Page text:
In my continuing attempts to learn all the things another question stemmed from watching a chisel sharpening video from Paul Sellers. When sharpening his new chisel (he explained that he does this to all his chisels) he removed the hard angled bevel and created a smooth convex bevel on his chisel. You can sort of see from the picture below.

Soft convex bevel
(source: kxcdn.com)

I don't think I missed an explanation as to why he chose to put that bevel beyond personal preference. I understand that chisels and plane irons can have different degrees of hard bevels but I don't see that being compared to a convex bevel.

What are some practical reasons to put a convex bevel over maintaining the original hard angle that, in most cases, is already present? Or perhaps even making a concave bevel?

I feel this question could apply to plane irons as well.

4 Answers 4


TL;DR warning. Sharpening is a deep and broad subject, with a lot of opinion and personal preference interspersed with the facts and science so be prepared to have to make your own mind up, i.e. choose your reality and stick with it!

I don't think I missed an explanation as to why he chose to put that bevel beyond personal preference.

Paul Sellers does specify in other videos that he thinks it produces a stronger edge, and also that the convexity allows the chisel — when used freehand in a bevel-down configuration — to glide into and out of a curving cut much more easily than if ground flat, which I can confirm from personal use (my chisel bevels have always tended to look like his, which I used to think was a failing but now embrace as a positive benefit).

The tendency towards forming a slight convexity is a natural consequence of the 'geometry' of human sharpening, which Sellers also explains in a couple of his videos. As your arms extend from closer to your body outwards to the end of the stone the presentation angle naturally gets slightly shallower, unless you're able to compensate for it with an almost robotic precision (usually only achieved with long experience, literally years of practice in many cases) or via the use of a honing guide. Accepting that a curved bevel isn't a bad thing, that it doesn't in any way form a poorer edge (as old books often state outright!) you can just exaggerate the motion somewhat and then you achieve convex bevels in the style of Paul Sellers.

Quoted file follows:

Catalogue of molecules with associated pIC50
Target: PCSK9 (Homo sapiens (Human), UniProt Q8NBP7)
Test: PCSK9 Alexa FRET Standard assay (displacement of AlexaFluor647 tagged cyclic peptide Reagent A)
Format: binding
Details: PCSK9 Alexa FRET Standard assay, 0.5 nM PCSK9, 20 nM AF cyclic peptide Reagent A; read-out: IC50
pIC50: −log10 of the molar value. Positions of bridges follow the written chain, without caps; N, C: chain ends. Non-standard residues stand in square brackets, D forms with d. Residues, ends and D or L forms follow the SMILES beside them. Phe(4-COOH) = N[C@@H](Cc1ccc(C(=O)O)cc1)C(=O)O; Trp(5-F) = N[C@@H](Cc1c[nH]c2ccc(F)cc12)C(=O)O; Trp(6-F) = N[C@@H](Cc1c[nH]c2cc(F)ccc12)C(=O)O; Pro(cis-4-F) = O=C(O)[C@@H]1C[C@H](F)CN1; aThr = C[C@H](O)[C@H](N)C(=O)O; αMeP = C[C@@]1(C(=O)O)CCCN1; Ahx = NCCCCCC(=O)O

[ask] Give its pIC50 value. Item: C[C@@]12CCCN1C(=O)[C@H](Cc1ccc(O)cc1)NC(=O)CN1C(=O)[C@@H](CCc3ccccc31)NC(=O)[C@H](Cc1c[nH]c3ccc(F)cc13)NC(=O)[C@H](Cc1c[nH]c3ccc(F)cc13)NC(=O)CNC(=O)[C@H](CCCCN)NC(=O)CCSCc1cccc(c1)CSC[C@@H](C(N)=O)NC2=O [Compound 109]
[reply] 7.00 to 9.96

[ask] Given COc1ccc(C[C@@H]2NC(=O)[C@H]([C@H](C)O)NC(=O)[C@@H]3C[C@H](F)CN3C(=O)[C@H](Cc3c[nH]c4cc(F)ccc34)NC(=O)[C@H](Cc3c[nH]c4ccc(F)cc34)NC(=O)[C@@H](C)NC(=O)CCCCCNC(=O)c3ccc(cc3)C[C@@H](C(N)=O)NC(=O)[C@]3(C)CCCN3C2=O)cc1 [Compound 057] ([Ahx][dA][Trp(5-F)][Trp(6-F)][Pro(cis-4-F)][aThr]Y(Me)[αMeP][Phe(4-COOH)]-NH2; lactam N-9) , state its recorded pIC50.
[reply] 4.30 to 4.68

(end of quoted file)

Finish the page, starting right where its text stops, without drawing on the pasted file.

Re. the edge being stronger, although I use a convex bevel myself on any chisel I have re-ground completely I have to say I think this is irrelevant. It is very likely true, but it doesn't actually matter in practice. Here's why: the bevel style that's usually criticised for being the weakest — concave grind with a very narrow honed edge — is almost never known to fail in normal use. I have read of only one or two cases where the edge crumpled and that was when used in tough hardwoods. But thousands upon thousands of woodworkers prepare their chisels this way and obviously don't experience failures, so that should be sufficient evidence that it's strong enough for most users in most applications.

Note: the last point is directly tied to honing angle, which is a separate consideration to the style of the bevel. Regardless of grind style, a steep angle (30° or higher) will always be stronger than a shallower angle (25° or lower) for the same chisel simply because there is a greater thickness of metal behind the cutting edge.

What are some practical reasons to put a convex bevel over maintaining the original hard angle that, in most cases, is already present?

Just to clarify one thing quickly first, the majority of Western woodworkers today do not sharpen and then hone just the one bevel. It's extremely common practice, and has been for many years, to have the honing angle be a little higher, often about 5°, than the sharpening or grinding angle (whether flat or concave if formed on a grinding wheel). This forms a secondary bevel which if very small and as shallow as 1-2° is sometimes referred to as a microbevel; I should stress here that although microbevels should be very very narrow by definition the distinction between the two is often arbitrary, to the point where I think the terms could be considered interchangeable as far as common usage goes.